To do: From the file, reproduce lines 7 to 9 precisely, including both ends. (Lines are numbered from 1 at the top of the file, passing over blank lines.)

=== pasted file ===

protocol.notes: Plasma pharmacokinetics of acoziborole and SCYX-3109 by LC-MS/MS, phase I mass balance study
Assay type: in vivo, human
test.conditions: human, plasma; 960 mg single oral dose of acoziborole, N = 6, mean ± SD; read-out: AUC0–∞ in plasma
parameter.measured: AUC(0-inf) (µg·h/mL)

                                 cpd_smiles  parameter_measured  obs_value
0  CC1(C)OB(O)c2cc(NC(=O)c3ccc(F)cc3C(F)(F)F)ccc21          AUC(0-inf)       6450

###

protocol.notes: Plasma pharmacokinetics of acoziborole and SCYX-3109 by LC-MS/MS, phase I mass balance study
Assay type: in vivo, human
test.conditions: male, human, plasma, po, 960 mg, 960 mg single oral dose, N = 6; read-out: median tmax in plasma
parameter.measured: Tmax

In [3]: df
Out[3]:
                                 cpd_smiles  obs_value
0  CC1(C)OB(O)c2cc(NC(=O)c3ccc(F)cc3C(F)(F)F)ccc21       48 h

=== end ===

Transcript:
###

protocol.notes: Plasma pharmacokinetics of acoziborole and SCYX-3109 by LC-MS/MS, phase I mass balance study
Assay type: in vivo, human